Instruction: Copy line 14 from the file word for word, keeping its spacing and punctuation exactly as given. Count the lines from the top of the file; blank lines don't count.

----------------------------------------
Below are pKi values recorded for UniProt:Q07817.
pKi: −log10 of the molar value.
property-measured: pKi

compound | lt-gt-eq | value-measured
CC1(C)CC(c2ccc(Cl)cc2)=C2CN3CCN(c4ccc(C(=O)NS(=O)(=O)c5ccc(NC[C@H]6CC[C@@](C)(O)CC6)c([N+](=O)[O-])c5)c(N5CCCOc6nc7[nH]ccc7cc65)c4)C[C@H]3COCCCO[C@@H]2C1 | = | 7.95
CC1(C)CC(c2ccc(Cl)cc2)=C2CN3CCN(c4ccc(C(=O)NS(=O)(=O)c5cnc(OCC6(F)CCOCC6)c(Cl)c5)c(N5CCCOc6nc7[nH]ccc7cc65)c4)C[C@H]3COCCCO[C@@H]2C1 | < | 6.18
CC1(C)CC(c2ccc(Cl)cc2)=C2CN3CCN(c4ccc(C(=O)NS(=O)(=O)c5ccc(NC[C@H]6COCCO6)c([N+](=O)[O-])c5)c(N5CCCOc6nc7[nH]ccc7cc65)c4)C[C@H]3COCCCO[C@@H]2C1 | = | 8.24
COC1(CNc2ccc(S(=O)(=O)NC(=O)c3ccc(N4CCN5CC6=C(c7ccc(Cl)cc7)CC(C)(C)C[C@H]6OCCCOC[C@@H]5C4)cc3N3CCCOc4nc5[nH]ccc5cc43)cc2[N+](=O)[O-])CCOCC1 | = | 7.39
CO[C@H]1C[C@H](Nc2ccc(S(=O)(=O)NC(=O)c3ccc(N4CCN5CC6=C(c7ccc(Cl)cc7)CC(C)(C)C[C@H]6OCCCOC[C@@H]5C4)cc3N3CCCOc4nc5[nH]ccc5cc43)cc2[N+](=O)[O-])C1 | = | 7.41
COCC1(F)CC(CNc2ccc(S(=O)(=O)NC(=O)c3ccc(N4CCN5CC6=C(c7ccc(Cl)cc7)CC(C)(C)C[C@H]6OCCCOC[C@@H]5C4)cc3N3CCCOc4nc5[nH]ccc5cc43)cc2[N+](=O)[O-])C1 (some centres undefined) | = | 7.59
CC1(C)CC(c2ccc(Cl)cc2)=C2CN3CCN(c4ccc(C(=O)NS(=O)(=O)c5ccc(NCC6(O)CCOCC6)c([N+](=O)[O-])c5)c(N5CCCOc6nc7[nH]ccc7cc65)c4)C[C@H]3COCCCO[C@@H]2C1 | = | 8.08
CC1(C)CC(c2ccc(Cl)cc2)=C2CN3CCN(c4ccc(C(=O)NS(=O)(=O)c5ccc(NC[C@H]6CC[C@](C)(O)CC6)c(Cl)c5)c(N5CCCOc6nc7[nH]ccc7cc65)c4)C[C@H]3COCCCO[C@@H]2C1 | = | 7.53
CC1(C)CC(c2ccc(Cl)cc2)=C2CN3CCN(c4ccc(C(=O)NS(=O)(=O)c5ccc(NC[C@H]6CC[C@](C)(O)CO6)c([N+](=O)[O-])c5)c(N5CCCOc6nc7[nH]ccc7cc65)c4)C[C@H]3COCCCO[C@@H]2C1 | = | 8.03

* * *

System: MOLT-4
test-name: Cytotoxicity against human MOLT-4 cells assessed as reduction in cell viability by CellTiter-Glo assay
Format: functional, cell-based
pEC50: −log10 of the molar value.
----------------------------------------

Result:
* * *